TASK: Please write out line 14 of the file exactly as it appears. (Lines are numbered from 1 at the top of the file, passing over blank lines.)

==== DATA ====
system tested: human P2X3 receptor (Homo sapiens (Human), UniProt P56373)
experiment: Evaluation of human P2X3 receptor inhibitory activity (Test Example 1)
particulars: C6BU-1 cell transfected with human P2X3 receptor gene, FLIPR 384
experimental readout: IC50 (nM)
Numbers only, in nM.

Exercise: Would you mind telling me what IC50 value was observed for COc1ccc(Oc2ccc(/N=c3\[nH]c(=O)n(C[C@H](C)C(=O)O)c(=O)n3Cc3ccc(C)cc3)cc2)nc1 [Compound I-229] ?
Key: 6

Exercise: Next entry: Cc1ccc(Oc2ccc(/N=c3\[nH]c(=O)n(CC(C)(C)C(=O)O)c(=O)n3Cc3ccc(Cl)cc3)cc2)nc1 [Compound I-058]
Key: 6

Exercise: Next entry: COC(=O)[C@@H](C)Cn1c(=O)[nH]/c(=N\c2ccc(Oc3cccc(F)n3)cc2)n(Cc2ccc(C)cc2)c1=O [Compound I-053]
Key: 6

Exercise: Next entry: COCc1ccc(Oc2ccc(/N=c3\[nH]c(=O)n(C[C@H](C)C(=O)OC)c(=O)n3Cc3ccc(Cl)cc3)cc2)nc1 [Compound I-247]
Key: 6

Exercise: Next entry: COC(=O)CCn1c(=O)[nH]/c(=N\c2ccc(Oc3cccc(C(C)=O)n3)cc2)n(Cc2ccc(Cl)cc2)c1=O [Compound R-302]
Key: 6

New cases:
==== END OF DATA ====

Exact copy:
Exercise: Next entry: COC(=O)CCn1c(=O)[nH]/c(=N\c2ccc(Oc3cccc(C(C)=O)n3)cc2)n(Cc2ccc(Cl)cc2)c1=O [Compound R-302]